Clad in wool and plaid, pumpkin spice latte in hand, we might find our yearly autumnal excursion to the apple orchard not quite the same after reading Helen Humphreys’s latest book, a fascinating glimpse into the surprisingly complicated history of the humble apple in North America. In her signature elegant and understated style, Humphreys elevates what might on the surface appear to be an unremarkable niche subject to a revealing work of narrative and historical detail overlaid with the intimacy of memoir.
While struggling to deal with her friend Joanne Page’s terminal illness, and following the discovery of a White Winter Pearmain apple tree beside an abandoned log cabin not far from her home, Humphreys becomes enthralled with the idea of exploring the story of the apple. “I couldn’t stop my friend’s death, or fight against it,” the author writes. “I stood out by the log cabin and the dead tree that night and thought that what I could do was make a journey alongside Joanne – a journey that was about something life-affirming, something as basic and fundamental as an apple.”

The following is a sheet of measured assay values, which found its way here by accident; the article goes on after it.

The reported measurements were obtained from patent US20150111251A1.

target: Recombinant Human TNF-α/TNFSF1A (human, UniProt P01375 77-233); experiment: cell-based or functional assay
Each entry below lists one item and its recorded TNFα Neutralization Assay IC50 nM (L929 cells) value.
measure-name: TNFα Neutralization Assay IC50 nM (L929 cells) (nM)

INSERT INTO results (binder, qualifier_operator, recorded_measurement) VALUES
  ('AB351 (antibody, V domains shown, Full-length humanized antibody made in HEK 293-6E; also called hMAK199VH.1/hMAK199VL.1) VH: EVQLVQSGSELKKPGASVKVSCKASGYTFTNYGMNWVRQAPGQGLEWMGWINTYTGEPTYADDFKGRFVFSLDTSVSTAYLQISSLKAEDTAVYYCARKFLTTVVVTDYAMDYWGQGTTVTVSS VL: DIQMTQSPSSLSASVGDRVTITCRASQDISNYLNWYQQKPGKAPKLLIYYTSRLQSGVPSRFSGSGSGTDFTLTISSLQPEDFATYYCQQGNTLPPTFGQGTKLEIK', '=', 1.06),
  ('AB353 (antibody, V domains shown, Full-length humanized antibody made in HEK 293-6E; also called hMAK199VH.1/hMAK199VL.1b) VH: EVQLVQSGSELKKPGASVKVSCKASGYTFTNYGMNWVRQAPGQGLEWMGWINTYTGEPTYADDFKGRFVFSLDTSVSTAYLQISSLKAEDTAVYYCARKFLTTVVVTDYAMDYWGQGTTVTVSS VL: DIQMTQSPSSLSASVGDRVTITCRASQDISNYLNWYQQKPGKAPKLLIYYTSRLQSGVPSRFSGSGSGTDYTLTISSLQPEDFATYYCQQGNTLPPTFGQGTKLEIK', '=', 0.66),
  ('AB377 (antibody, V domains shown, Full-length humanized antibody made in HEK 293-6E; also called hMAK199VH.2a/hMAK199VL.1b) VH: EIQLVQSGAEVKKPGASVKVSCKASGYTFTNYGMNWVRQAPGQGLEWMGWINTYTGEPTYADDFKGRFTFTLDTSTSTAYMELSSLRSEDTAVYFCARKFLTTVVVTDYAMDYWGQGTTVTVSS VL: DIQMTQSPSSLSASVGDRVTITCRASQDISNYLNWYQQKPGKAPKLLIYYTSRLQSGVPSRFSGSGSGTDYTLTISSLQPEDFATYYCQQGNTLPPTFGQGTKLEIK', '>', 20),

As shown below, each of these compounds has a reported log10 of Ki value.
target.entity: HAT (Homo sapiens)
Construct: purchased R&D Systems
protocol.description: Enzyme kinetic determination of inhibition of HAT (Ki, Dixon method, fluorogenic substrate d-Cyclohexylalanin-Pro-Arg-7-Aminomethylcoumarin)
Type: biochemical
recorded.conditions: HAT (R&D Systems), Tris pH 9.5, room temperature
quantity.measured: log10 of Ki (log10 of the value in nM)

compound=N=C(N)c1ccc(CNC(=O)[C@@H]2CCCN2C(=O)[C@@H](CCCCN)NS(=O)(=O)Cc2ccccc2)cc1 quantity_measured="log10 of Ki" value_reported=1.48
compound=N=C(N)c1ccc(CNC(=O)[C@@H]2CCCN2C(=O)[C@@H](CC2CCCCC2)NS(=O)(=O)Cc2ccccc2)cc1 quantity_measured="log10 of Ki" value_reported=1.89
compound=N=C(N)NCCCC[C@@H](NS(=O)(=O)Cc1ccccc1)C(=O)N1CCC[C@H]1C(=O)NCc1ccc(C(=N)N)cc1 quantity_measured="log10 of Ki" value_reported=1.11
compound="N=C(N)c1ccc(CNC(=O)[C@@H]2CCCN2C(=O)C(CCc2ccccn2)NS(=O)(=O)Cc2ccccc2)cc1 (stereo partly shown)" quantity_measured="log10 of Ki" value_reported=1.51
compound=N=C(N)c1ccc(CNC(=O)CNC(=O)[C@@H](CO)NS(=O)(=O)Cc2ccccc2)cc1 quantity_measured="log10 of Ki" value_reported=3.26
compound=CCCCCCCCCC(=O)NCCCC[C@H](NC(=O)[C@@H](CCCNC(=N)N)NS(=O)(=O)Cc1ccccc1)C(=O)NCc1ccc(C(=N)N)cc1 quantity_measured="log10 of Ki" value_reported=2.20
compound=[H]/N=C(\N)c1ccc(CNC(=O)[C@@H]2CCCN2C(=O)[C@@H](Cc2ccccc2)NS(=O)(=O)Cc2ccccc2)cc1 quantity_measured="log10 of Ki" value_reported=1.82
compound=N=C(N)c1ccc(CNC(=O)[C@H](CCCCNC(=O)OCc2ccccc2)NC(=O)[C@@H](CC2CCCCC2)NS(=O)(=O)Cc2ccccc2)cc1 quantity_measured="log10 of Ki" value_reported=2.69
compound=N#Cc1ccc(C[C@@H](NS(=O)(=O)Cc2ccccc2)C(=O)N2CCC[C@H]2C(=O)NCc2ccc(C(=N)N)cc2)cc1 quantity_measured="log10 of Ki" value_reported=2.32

The journey starts on a weighty note, with a chapter titled “The Indian Orchard.” Humphreys explores the origins of the apple, a fruit brought to North America from Europe in the early 1600s. “The recorded history of the apple in North America,” she declares, “is the history of white settlement in the nineteenth century.”
Her research and travels reveal that, at one time, so-called Indian orchards (defined in 19th-century dictionaries as orchards of ungrafted apple trees) existed all across the U.S. and in southern Ontario. The apple, she discovers, became an essential food to the Iroquois, the Seneca, the Oneida, the Algonquian, the Cherokee, and many other Indigenous peoples, and they were very successful in growing extensive, thriving orchards. Dreadfully and with dire results, many if not most of these orchards were either destroyed or violently appropriated by white settlers. “It is no accident that many of the white settlements sprang up where there was an Indigenous orchard. But first, of course, the original owners had to be vanquished. The apple thus became, in its infancy in North America, a tool for colonialism.”
Other chapters in The Ghost Orchard include the story of Ann Jessop, a Quaker woman in North Carolina who brought cuttings from apple trees in England back to the southern states; a brief history of several of the U.S. Department of Agriculture’s watercolour artists who spent their careers illustrating apples in various stages of decomposition; a reflection on friendship and Robert Frost’s foray into apple growing; and an extensive account of lost orchards and varieties.
Impeccably written and affecting in its personal and philosophical tone – particularly so in the beautiful concluding paragraphs of the final chapter – The Ghost Orchard illuminates the shadowy history of one of our most familiar foods.